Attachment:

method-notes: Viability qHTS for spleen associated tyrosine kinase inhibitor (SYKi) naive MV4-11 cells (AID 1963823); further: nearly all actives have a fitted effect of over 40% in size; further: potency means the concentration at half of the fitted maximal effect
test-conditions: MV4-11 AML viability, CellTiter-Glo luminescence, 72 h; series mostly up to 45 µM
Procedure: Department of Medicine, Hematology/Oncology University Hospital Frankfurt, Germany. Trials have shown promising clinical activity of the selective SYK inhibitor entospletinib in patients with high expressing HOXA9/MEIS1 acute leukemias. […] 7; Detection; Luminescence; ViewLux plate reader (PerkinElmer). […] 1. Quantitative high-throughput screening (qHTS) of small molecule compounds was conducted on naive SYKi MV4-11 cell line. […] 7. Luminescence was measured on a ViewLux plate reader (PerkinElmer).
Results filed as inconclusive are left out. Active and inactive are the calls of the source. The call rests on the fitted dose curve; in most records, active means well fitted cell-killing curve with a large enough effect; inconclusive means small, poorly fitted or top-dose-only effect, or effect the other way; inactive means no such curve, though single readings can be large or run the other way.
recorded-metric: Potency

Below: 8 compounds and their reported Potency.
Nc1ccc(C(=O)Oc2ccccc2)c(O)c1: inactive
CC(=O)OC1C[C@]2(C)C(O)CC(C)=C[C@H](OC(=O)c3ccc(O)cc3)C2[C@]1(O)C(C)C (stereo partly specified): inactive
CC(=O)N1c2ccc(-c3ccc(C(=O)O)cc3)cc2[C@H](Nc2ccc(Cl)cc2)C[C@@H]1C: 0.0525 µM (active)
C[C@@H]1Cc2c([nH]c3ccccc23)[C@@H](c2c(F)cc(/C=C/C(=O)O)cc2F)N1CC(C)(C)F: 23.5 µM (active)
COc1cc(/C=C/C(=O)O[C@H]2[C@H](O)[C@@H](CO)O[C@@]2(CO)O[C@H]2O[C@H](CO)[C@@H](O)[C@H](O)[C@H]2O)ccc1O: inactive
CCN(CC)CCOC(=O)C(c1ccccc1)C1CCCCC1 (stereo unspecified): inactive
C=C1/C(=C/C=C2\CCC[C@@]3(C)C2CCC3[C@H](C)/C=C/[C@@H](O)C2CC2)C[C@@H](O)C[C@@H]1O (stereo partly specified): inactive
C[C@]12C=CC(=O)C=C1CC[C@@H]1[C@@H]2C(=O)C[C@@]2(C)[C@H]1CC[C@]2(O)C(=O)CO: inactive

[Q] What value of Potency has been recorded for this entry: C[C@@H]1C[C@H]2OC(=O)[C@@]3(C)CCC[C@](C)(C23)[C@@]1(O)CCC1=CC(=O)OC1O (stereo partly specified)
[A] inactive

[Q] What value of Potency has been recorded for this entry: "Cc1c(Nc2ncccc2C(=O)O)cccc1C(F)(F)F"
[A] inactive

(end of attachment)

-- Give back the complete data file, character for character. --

method-notes: Viability qHTS for spleen associated tyrosine kinase inhibitor (SYKi) naive MV4-11 cells (AID 1963823); further: nearly all actives have a fitted effect of over 40% in size; further: potency means the concentration at half of the fitted maximal effect
test-conditions: MV4-11 AML viability, CellTiter-Glo luminescence, 72 h; series mostly up to 45 µM
Procedure: Department of Medicine, Hematology/Oncology University Hospital Frankfurt, Germany. Trials have shown promising clinical activity of the selective SYK inhibitor entospletinib in patients with high expressing HOXA9/MEIS1 acute leukemias. […] 7; Detection; Luminescence; ViewLux plate reader (PerkinElmer). […] 1. Quantitative high-throughput screening (qHTS) of small molecule compounds was conducted on naive SYKi MV4-11 cell line. […] 7. Luminescence was measured on a ViewLux plate reader (PerkinElmer).
Results filed as inconclusive are left out. Active and inactive are the calls of the source. The call rests on the fitted dose curve; in most records, active means well fitted cell-killing curve with a large enough effect; inconclusive means small, poorly fitted or top-dose-only effect, or effect the other way; inactive means no such curve, though single readings can be large or run the other way.
recorded-metric: Potency

Below: 8 compounds and their reported Potency.
Nc1ccc(C(=O)Oc2ccccc2)c(O)c1: inactive
CC(=O)OC1C[C@]2(C)C(O)CC(C)=C[C@H](OC(=O)c3ccc(O)cc3)C2[C@]1(O)C(C)C (stereo partly specified): inactive
CC(=O)N1c2ccc(-c3ccc(C(=O)O)cc3)cc2[C@H](Nc2ccc(Cl)cc2)C[C@@H]1C: 0.0525 µM (active)
C[C@@H]1Cc2c([nH]c3ccccc23)[C@@H](c2c(F)cc(/C=C/C(=O)O)cc2F)N1CC(C)(C)F: 23.5 µM (active)
COc1cc(/C=C/C(=O)O[C@H]2[C@H](O)[C@@H](CO)O[C@@]2(CO)O[C@H]2O[C@H](CO)[C@@H](O)[C@H](O)[C@H]2O)ccc1O: inactive
CCN(CC)CCOC(=O)C(c1ccccc1)C1CCCCC1 (stereo unspecified): inactive
C=C1/C(=C/C=C2\CCC[C@@]3(C)C2CCC3[C@H](C)/C=C/[C@@H](O)C2CC2)C[C@@H](O)C[C@@H]1O (stereo partly specified): inactive
C[C@]12C=CC(=O)C=C1CC[C@@H]1[C@@H]2C(=O)C[C@@]2(C)[C@H]1CC[C@]2(O)C(=O)CO: inactive

[Q] What value of Potency has been recorded for this entry: C[C@@H]1C[C@H]2OC(=O)[C@@]3(C)CCC[C@](C)(C23)[C@@]1(O)CCC1=CC(=O)OC1O (stereo partly specified)
[A] inactive

[Q] What value of Potency has been recorded for this entry: "Cc1c(Nc2ncccc2C(=O)O)cccc1C(F)(F)F"
[A] inactive